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So, You Found Your Birth Family — Now What?

When you’re an adoptee, your birth family can be an important part of your history and your identity. But, if you’re like many older adoptees, you had no access to this information in a closed adoption.

So, what if after days, weeks or months of searching, you’ve finally found your birth family? What do you do next?

Reaching out to birth family — especially if you’ve never had contact before — is a big step. You may not know how to do it properly and respectfully. You may not be sure you want to do it at all.

This blog’s for you. We’ve got seven tips to help you take the next step.

1. Know that you don’t have to make a decision right now.

Whatever you’re feeling about locating your birth parents, it’s completely OK. Finding your birth parents is a big deal for some and not so much for others. That’s totally normal — just like it’s totally normal to not know what to do yet.

You don’t have to decide what to do right now. Adoption is a lifelong journey, and you’ve probably had conflicting feelings about yours as you’ve grown up. Your feelings may continue to change in the future, too. It may take you years to decide you’re ready to reach out!

Whatever you decide today — whether that’s to start a birth family relationship or not — doesn’t mean you can’t or won’t change your mind in the future. Be comfortable with that knowledge.

2. Take it slow.

If you’re unsure about having a full-blown relationship with your birth family, start with something simple.

For example, if you connected with them on Facebook, send a short message every month to tell them a little about you and what’s going on in your life. If your birth family tries to advance the relationship faster than you want, don’t be afraid to decline and express your current preferences. Above all else, set contact boundaries that you are comfortable with — and stand by them.

Don’t forget to re-evaluate your feelings every few months. They’ll tell you whether you’re ready for a deeper birth family relationship.

3. Recognize that contact will change over time.

People today have busy lives. You and your birth family are no exception. After the excitement of the initial contact, you may find that frequency of contact drops off.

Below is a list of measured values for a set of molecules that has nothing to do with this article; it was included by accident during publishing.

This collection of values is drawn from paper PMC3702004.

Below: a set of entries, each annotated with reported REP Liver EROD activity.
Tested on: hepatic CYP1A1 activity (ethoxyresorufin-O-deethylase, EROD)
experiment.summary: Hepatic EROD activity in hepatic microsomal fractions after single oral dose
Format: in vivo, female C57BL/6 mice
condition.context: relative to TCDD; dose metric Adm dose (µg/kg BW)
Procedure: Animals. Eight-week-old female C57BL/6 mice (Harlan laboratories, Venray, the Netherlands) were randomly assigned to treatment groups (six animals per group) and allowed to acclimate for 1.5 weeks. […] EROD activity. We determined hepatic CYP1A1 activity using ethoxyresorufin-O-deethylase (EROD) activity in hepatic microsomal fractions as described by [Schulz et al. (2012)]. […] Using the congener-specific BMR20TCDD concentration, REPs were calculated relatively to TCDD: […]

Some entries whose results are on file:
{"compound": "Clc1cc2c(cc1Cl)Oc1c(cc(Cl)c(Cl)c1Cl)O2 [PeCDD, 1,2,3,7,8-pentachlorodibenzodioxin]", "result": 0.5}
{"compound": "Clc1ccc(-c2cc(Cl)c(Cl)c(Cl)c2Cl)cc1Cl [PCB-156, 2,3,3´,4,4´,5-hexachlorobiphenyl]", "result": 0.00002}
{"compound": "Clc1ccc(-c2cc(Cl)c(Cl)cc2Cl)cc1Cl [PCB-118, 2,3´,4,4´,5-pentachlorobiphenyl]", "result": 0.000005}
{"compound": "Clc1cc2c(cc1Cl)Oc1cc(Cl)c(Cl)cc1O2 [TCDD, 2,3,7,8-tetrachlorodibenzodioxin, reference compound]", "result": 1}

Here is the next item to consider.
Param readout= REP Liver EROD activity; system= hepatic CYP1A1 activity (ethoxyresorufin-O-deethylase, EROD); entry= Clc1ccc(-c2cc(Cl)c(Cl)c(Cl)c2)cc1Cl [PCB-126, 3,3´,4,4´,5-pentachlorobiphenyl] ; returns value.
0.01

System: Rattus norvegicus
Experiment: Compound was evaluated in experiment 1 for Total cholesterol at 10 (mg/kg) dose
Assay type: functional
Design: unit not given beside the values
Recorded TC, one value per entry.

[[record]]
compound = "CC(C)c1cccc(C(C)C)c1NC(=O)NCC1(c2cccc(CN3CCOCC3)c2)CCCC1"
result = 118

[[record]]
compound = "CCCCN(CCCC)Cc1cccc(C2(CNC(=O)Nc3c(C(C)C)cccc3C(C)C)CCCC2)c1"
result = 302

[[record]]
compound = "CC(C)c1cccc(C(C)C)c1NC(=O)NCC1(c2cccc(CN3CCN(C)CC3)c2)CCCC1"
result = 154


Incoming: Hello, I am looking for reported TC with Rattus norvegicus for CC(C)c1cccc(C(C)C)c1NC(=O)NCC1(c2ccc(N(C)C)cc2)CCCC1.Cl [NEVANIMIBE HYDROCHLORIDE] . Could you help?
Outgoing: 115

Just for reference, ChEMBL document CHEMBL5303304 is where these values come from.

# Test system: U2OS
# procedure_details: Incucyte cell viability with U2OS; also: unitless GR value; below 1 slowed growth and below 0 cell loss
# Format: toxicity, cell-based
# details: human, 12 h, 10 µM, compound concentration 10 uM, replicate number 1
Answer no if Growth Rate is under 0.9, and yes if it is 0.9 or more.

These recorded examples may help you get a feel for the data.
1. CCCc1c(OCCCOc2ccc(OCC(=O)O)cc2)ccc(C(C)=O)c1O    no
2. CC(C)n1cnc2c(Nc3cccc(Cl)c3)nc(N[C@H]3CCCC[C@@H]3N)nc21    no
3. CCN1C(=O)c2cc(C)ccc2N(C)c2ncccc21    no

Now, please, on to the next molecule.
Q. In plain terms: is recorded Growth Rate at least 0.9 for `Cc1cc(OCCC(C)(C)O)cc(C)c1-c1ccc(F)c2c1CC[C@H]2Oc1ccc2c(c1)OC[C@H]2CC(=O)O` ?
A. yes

This doesn’t mean that your birth family has lost interest in you. Instead, life just got in the way. Busy schedules, work and children can change up priorities.

Don’t take it personally if your messages go unseen or meetings get postponed. Remember: Your birth family members are likely dealing with the same conflicting emotions as you.

4. Don’t overpromise.

Temper your birth family’s expectations. It can be flattering and exciting to hear birth family is excited to know you, but don’t promise a relationship you’re not ready for. If you don’t want an in-person relationship yet, you don’t have to commit to one, even if birth family members ask for it.

Relationships have two sides, and they can only work when both participants are on the same page. Don’t let yourself get pressured into contact you’re not ready for; your birth family should understand and give you the time you need to work out what’s best for you.

5. Manage your expectations.

On the same note, remember that not every birth family member will have the same contact preferences as you. Make sure to respect their wishes, too.

Adoptee and birth family relationships can be complicated. There’s often trauma and history between triad members, and it can manifest in unexpected ways. Be prepared for challenges to arise as you establish your relationship.

While there are plenty of positive open adoption relationships out there, they take a lot of time and respect to develop. Your relationship with your birth family likely won’t be picture-perfect right away. Manage your expectations from the start, and you’ll be less likely to get hurt when things don’t go as planned.

6. Seek out additional support.

Finding birth family can be a shock to adoptees, even those who have grown up in a happy and supportive home. Trauma and difficult emotions may re-emerge, and you may have trouble identifying and coping with them.

It’s never a bad idea to ask for help. Adoption-competent therapists can guide you through what you’re feeling now and what you may feel if you pursue a reunion. These therapists have experience in adoption reunions and can help you process your conflicting emotions.

They can also provide suggestions and advice for moving forward with your reunion healthily and safely.

7. Remember there’s no “wrong” or “right” way to be an adoptee.

Every adoptee is different. Some create long-lasting, intimate relationships with their birth family, while others are satisfied with knowing basic health and background history.

Whatever you decide, make sure it’s right for you. Give yourself grace as you navigate this new unknown. Don’t let anyone tell you what kind of contact you “should” have with birth parents. At the end of this day, this is your relationship and your life.

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